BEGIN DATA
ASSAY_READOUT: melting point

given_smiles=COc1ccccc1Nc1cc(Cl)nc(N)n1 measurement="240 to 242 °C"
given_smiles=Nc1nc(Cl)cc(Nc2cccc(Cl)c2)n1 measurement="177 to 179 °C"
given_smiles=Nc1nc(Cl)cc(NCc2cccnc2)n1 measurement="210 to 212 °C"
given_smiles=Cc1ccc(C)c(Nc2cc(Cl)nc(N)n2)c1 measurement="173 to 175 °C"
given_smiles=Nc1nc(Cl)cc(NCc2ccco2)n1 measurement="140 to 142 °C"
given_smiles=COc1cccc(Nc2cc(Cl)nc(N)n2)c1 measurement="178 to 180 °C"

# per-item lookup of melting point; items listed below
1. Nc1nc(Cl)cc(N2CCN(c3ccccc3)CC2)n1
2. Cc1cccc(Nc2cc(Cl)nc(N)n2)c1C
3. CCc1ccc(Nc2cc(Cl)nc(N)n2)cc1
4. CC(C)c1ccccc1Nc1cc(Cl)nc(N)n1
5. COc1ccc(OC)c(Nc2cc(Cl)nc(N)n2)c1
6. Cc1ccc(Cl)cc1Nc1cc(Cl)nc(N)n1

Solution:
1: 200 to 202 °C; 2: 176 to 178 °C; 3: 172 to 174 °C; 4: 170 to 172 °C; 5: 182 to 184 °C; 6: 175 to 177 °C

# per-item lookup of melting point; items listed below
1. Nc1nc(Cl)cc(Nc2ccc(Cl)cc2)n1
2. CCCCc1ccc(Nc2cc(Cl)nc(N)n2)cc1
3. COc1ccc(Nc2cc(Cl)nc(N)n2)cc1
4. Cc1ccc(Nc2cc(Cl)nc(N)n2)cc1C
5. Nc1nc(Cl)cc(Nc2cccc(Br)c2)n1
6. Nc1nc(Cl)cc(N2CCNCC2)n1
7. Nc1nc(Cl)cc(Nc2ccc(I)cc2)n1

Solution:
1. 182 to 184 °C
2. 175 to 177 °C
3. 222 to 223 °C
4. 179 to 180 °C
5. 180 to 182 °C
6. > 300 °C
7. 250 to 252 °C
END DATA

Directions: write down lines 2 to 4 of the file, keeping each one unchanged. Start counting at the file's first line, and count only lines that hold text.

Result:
given_smiles=COc1ccccc1Nc1cc(Cl)nc(N)n1 measurement="240 to 242 °C"
given_smiles=Nc1nc(Cl)cc(Nc2cccc(Cl)c2)n1 measurement="177 to 179 °C"
given_smiles=Nc1nc(Cl)cc(NCc2cccnc2)n1 measurement="210 to 212 °C"